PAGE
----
Google+ Consumer Psyche: Kill a brand, indirectly

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Tuesday, August 19, 2008

Kill a brand, indirectly

When a company decides to introduce a brand does it check if it is killing any brand from its umbrella. I think sometimes the positioning is not that easy as it looks. It means that the brand may step into its own territory by positioning a brand in the wrong way.

Look at R1 and R15. Look at both of them. Both seem good, same in structure, looks and style. May be only Arun will be able to find the difference. I don't, at least not in the first look. Now there is a huge difference between the prices. R1 cost around 10 lakhs while R15 costs 1.08 lakhs. I agree that the consumer looking for R15 will be different from the one looking at R1. But if I am looking at R1 and have spent 10 lakhs on a bike while a similar looking bike from the same stable is available in the market for 1 lakh. Will I feel bad? I think Yes.

Arun has a different argument. R1 is not a commuter bike and floats a 1000 cc engine and is for the higher segment. Its a bigger bike and looks grand. If you look both of them together, you will find the difference. Only 2% of the entire bike segment and only 10 may be there in Bangalore. His argument is Yamaha brought R15 so that a middle class person will be able to own a bike that has all the features a sports bike should have, almost like R1. So it is ok to introduce R15 in to the market. About 400 bikes have sold out in Bangalore on the day of its launch. So if the market is paying so much to get the bike that 'looks' like R1 why not introduce it into the market and capitalise on the craze?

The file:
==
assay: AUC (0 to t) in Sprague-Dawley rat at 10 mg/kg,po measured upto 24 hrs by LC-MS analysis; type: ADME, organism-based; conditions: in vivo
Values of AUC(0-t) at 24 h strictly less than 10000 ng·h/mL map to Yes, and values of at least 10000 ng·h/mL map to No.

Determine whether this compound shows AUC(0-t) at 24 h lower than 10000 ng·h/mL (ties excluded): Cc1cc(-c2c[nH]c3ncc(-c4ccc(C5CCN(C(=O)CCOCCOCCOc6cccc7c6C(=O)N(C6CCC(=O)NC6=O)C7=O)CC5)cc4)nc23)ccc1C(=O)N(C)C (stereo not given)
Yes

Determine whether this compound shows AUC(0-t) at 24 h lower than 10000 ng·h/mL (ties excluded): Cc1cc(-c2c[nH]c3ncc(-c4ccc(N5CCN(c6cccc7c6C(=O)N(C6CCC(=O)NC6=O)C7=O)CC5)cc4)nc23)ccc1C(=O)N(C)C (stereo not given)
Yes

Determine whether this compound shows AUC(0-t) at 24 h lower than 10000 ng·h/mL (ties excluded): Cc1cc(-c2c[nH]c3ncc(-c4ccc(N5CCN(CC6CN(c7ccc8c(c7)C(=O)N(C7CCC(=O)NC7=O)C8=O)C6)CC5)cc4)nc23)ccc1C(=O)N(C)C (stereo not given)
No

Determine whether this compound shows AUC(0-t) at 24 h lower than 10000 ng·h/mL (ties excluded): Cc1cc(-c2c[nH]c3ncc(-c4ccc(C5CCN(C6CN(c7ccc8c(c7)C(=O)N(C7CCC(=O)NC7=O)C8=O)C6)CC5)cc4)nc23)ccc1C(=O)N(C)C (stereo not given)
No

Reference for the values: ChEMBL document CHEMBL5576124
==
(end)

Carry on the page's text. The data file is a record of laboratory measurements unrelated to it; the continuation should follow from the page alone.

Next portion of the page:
Seems a good argument. What do you think?

10 comments:

Boppa said...

I guess you are just going by the design Vamshi…but it isn’t just about that 2% diff. With Indian bike market still being in its infant days…giving a taste of R1’s DNA to target the niche segment isn’t a bad deal. Optimizing R1’s design to suit Indian standards n hitting Indian consumers psyche bang on the target with it’s “affordable price” and “Stunning sporty design” is just like giving our people a taste of International standards again! I must admit, it’s a resurgent attempt by Yamaha after govt’s approval on super bikes. It’s very true that R1 is not a commuter bike…I really doubt if Yamaha could have captured the market segment with a rich bike like R1, even without govt’s ban on two-stroke bikes on Indian roads. And about pricing, Yamaha is playing safe this time! I hope you remember those RX100’s hey days up until government’s ban…Yamaha’s market share just dwindled going beyond that niche segment and concentrating upon those low costing, less fuel consuming bikes …now they are back big time and it’s all about “International standards on Indian price with Indian usability standards”…And yes, the consumer looking for R15 will be different from the one looking at R1 and yes it feels bad to look at the fellow rider’s super bike causing stunning stares, yet being so “bloody” cheap…but R1’s cost , the FEEL and customer segment would always be considered different…R1 had always been a bike with a fair respect all around the globe. Capitalising on craze wouldn’t be so easy with such a huge pricing difference .and FYI R1 has already been homologated and approved by ARAI…Yamaha is gonna be back big time mate!

Pushkar said...